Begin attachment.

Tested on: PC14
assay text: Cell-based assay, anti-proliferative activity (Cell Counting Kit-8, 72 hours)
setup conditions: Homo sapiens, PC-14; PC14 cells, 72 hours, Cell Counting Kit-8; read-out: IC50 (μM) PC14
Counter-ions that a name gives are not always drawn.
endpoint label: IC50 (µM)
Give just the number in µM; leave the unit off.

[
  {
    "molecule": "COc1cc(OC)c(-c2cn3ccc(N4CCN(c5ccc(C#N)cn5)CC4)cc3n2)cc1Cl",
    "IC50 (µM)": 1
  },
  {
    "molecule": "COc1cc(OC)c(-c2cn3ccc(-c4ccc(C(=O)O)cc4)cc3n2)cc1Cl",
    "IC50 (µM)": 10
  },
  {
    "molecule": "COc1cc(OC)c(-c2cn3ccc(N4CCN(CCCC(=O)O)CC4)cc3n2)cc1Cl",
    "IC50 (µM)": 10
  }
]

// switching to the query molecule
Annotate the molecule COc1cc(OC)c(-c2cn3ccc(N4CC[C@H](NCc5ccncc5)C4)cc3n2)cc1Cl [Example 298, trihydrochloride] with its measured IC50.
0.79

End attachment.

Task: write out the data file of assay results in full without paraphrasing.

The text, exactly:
Tested on: PC14
assay text: Cell-based assay, anti-proliferative activity (Cell Counting Kit-8, 72 hours)
setup conditions: Homo sapiens, PC-14; PC14 cells, 72 hours, Cell Counting Kit-8; read-out: IC50 (μM) PC14
Counter-ions that a name gives are not always drawn.
endpoint label: IC50 (µM)
Give just the number in µM; leave the unit off.

[
  {
    "molecule": "COc1cc(OC)c(-c2cn3ccc(N4CCN(c5ccc(C#N)cn5)CC4)cc3n2)cc1Cl",
    "IC50 (µM)": 1
  },
  {
    "molecule": "COc1cc(OC)c(-c2cn3ccc(-c4ccc(C(=O)O)cc4)cc3n2)cc1Cl",
    "IC50 (µM)": 10
  },
  {
    "molecule": "COc1cc(OC)c(-c2cn3ccc(N4CCN(CCCC(=O)O)CC4)cc3n2)cc1Cl",
    "IC50 (µM)": 10
  }
]

// switching to the query molecule
Annotate the molecule COc1cc(OC)c(-c2cn3ccc(N4CC[C@H](NCc5ccncc5)C4)cc3n2)cc1Cl [Example 298, trihydrochloride] with its measured IC50.
0.79